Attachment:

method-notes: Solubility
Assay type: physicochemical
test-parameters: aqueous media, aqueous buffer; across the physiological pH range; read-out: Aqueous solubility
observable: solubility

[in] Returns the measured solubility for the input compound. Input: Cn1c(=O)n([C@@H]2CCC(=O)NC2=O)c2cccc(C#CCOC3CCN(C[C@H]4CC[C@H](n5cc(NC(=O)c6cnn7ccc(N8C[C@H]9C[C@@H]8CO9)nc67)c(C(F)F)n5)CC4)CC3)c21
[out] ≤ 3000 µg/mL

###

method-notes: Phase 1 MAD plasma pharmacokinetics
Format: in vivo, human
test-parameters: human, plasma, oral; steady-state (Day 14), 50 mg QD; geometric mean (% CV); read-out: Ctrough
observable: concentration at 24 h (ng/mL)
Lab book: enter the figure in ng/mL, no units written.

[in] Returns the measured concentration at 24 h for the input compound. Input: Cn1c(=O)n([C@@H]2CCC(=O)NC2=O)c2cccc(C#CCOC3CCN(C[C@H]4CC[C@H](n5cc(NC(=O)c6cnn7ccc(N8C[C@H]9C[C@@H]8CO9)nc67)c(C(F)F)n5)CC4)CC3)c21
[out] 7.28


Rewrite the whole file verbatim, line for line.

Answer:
method-notes: Solubility
Assay type: physicochemical
test-parameters: aqueous media, aqueous buffer; across the physiological pH range; read-out: Aqueous solubility
observable: solubility

[in] Returns the measured solubility for the input compound. Input: Cn1c(=O)n([C@@H]2CCC(=O)NC2=O)c2cccc(C#CCOC3CCN(C[C@H]4CC[C@H](n5cc(NC(=O)c6cnn7ccc(N8C[C@H]9C[C@@H]8CO9)nc67)c(C(F)F)n5)CC4)CC3)c21
[out] ≤ 3000 µg/mL

###

method-notes: Phase 1 MAD plasma pharmacokinetics
Format: in vivo, human
test-parameters: human, plasma, oral; steady-state (Day 14), 50 mg QD; geometric mean (% CV); read-out: Ctrough
observable: concentration at 24 h (ng/mL)
Lab book: enter the figure in ng/mL, no units written.

[in] Returns the measured concentration at 24 h for the input compound. Input: Cn1c(=O)n([C@@H]2CCC(=O)NC2=O)c2cccc(C#CCOC3CCN(C[C@H]4CC[C@H](n5cc(NC(=O)c6cnn7ccc(N8C[C@H]9C[C@@H]8CO9)nc67)c(C(F)F)n5)CC4)CC3)c21
[out] 7.28